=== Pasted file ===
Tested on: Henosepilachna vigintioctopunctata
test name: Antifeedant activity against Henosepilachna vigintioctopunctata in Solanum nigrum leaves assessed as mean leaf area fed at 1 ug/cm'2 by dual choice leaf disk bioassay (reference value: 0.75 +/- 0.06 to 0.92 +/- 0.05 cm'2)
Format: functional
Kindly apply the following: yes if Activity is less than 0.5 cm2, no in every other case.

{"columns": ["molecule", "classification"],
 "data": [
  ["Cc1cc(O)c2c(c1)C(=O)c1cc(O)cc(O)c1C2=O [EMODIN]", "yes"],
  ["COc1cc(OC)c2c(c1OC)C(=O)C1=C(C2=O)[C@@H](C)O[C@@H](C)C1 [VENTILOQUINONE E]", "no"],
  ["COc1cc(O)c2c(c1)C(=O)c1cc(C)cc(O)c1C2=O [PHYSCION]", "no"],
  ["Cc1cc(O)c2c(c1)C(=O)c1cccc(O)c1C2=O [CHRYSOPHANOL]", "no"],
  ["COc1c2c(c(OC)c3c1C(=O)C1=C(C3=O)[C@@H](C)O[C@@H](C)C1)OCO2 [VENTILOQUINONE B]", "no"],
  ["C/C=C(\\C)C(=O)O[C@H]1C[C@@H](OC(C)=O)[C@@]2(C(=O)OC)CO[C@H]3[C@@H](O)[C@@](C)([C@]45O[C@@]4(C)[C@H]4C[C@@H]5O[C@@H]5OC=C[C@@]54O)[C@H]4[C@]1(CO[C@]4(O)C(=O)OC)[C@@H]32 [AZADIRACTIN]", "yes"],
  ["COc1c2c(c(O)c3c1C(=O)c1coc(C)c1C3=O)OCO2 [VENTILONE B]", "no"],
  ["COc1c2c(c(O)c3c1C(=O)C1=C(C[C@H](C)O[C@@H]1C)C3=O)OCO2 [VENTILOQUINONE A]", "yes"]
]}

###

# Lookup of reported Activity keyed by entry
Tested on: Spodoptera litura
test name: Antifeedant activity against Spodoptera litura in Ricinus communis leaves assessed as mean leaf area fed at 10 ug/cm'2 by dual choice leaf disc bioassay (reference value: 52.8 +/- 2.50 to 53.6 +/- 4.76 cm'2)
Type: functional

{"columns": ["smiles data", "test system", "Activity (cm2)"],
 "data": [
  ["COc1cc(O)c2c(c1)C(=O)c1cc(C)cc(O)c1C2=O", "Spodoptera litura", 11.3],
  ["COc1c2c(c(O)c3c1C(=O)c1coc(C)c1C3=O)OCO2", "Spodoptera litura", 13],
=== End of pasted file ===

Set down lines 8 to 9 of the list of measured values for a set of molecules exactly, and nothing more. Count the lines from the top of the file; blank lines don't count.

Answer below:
  ["COc1cc(OC)c2c(c1OC)C(=O)C1=C(C2=O)[C@@H](C)O[C@@H](C)C1 [VENTILOQUINONE E]", "no"],
  ["COc1cc(O)c2c(c1)C(=O)c1cc(C)cc(O)c1C2=O [PHYSCION]", "no"],